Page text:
A growing deficit does not matter, spend away 😢

The United States is at a growing risk from legislators and their supporters who have little regard for fiscal responsibility and the serious consequences for irresponsible deficit spending.

Democrats are in a debate over PAYGO, a law that simply requires new government spending be paid for. In other words not further increase the deficit and federal debt. When they opposed the Trump tax cuts on the basis it would explode the deficit, Democrats had a valid point. Now we face a much greater danger.

Progressives in the Democratic Party oppose PAYGO on the basis it will inhibit advancing their agenda for expanded social programs. They and their supporters argue the debt is not a big deal; the government can simply print more money, interest rates are low and they claim the risk of inflation is not an issue. Some socialists such as #AOC simply want to raise income tax levels to 70% or higher seeing no adverse consequences. All these positions are naive, shortsighted, and irresponsible and if generally accepted, puts the United States at great risk.

The Progressive/socialist strategy also deceives Americans by masking the true cost of their agenda and shifting a massive liability to future generations.

In fiscal 2018 the federal government spent $523,017,301,446.12 on interest payments (over half a trillion dollars). This includes nearly $88 billion paid to the Social Security Trust and $9.8 billion to the Medicare Trust.For over a decade the Social Security Trustees and Medicare Trustees have been urging Congress to act on making the programs solvent. The urging has been ignored. While we talk about new programs, expanding programs, we fail to deal with existing ones.

What else can we expect from progressives who insist on telling Americans that Social Security has a surplus knowing that is not true?

Even the IMF warns against an increasing debt burden while cautioning against overuse of austerity:

While some countries (Greece, Italy, and Japan, for instance) urgently need to reduce their high debt loads, the deputy director of the IMF’s research department, Jonathan Ostry, and colleagues Atish Ghosh and Raphael Espinoza, argue that others (including the U.S., Germany, South Korea, and Australia) can and should fund themselves at today’s exceptionally low interest rates and live with their debt but allow the ratio of debt to GDP to decline over time as their economies grow or revenue windfalls occur. (To be clear, that still requires some fiscal discipline to avoid big annual budget deficits that would add to the debt burden.) Source: International Monetary Fund

The Congressional Budget Office takes a broad, long-term view of the risk

What Might Happen If Current Laws Remained Unchanged?

Large and growing federal debt over the coming decades would hurt the economy and constrain future budget policy. The amount of debt that is projected under the extended baseline would reduce national saving and income in the long term; increase the government’s interest costs, putting more pressure on the rest of the budget; limit lawmakers’ ability to respond to unforeseen events; and increase the likelihood of a fiscal crisis. (In that event, investors would become unwilling to finance the government’s borrowing unless they were compensated with very high interest rates.). Source: Congressional Budget Office June 2018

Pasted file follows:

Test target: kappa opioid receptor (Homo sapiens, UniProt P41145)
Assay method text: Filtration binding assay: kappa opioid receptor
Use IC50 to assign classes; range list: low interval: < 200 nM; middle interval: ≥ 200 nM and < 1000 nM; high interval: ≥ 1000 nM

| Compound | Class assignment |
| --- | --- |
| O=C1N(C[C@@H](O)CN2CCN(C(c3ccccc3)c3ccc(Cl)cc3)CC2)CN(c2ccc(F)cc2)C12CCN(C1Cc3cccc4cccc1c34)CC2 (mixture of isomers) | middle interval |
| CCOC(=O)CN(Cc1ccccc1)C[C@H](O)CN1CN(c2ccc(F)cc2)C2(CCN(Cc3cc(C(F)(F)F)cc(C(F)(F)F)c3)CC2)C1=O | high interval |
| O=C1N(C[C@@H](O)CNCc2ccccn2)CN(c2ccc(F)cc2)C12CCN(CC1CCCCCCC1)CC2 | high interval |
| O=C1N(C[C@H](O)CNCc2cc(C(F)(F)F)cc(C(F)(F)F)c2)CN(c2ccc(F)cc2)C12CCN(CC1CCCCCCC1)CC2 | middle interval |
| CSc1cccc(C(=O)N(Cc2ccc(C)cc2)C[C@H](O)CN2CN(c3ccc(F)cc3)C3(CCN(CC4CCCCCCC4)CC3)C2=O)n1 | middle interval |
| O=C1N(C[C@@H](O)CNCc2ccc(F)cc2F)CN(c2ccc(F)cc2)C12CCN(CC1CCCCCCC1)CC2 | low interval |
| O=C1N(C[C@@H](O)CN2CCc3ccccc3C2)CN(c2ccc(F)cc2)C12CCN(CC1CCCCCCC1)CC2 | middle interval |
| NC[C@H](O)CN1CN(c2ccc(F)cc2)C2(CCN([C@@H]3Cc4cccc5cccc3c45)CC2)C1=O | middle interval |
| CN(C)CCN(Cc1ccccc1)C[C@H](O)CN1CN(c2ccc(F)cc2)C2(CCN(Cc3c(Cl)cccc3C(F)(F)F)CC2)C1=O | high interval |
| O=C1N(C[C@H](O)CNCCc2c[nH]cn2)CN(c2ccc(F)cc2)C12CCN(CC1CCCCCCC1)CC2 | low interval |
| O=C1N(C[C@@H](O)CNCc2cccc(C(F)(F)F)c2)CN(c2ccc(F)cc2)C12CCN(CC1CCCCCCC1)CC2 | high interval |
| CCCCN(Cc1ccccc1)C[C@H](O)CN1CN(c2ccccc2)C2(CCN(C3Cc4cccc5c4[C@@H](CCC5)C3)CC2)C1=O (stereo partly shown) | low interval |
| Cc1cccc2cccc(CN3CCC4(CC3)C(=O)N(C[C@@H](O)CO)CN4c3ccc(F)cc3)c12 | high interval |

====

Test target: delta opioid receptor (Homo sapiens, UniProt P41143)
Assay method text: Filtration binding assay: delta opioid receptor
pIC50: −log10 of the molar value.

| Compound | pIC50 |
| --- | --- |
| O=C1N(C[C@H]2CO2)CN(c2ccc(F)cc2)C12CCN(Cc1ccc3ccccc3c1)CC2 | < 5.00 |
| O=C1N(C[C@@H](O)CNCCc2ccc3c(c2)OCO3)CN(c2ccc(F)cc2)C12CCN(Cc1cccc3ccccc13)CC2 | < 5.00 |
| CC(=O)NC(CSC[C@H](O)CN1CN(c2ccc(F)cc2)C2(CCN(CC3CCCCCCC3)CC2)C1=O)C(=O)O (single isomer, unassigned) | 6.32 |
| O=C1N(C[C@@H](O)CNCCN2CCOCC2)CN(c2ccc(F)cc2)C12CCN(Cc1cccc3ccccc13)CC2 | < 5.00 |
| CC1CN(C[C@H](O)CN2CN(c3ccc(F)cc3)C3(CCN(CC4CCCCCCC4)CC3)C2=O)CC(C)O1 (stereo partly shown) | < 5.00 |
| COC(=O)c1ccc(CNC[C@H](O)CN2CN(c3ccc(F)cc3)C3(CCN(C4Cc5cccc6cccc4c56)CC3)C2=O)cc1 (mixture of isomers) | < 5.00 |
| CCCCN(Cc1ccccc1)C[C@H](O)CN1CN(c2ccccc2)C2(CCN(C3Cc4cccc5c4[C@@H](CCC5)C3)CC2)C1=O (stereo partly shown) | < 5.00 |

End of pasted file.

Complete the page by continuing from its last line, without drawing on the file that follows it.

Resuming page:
Even Paul Krugman differentiates between deficit spend during a crisis and at other times.

… But back to deficits: the crucial point is not that Republicans were hypocritical. [opposing deficits during recession while increasing them through tax cuts] It is, instead, that their hypocrisy made us poorer. They screamed about the evils of debt at a time when bigger deficits would have done a lot of good, and are about to blow up deficits at a time when they will do harm. Paul Krugman NYT June 2017

Warnings about our growing debt come from many sources.

Growing deficit and debt does matter.


  1. Dick, Good seeing your posts again. While I agree that growing deficits are a major issue, this article is far too one-sided in laying it at the feet of progressives. Republican (Reagan, Bush, Trump) tax cuts are the largest culprit, with the most recent one being the most egregious. Frank


    1. All true Frank. I wasn’t blaming progressives for where we are today, but where they want to take us in the future. We must pay for current commitments before we talk about new or expanded anything in my view.


  2. For the last few years, credit rating agencies have been slowly cutting the rating on US government debt. The Chinese this month have cut the US debt to BBB. Several more US rating agencies are threatening over the shutdown but I truly think they are scared of US regulators to do so, but they have in the past. Several rating agencies already have the US debt at less than AAA.

    Now, what will happen if the rating agencies are forced to drop the US bond rating below investment grade in the future? What will that do to IRAs and pension funds in the US which are only allowed to invest in investment grade bonds? Do our congressmen even understand what that will mean? Do they understand it is all based on our debt and the ability to pay it off? At a several trillion dollars, that is a big ship that is not easily turned around and cannot be done overnight. It will take decades to do.


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